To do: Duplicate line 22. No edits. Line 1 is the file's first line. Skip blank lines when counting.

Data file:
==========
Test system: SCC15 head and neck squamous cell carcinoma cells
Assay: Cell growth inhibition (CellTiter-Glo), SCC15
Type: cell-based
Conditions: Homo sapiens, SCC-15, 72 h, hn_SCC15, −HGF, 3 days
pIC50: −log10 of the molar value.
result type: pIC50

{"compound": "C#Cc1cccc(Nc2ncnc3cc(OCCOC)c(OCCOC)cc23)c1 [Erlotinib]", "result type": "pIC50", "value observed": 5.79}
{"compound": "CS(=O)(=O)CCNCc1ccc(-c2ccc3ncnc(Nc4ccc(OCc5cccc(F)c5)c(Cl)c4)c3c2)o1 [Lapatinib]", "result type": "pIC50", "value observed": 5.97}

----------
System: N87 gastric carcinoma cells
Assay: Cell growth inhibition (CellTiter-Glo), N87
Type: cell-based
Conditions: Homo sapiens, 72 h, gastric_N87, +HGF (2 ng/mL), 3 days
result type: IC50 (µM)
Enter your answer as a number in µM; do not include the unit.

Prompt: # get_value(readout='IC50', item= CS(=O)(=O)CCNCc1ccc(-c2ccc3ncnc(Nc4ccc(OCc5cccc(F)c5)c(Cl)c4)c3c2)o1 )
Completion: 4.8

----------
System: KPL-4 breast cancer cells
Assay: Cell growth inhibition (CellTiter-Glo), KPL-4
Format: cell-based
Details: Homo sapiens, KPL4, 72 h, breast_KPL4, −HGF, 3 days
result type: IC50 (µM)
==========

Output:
Details: Homo sapiens, KPL4, 72 h, breast_KPL4, −HGF, 3 days